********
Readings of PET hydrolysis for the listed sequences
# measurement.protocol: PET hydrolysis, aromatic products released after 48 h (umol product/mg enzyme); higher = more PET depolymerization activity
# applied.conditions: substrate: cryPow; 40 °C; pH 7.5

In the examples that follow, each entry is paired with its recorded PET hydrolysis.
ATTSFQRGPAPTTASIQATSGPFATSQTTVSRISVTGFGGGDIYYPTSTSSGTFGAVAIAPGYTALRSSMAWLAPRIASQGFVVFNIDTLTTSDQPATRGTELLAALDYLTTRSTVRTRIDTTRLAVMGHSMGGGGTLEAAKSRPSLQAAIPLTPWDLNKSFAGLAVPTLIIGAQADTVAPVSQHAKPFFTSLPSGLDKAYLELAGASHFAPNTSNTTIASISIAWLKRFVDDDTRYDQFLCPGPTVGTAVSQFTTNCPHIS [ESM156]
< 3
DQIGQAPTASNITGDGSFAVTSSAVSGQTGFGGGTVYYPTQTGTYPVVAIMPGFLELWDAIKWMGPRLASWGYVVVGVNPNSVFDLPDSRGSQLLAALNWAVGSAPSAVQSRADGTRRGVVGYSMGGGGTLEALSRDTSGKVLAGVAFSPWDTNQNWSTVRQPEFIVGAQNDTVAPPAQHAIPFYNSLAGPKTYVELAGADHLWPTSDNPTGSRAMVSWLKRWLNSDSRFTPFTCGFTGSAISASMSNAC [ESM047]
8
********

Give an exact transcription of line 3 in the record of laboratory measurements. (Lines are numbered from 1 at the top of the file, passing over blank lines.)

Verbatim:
# applied.conditions: substrate: cryPow; 40 °C; pH 7.5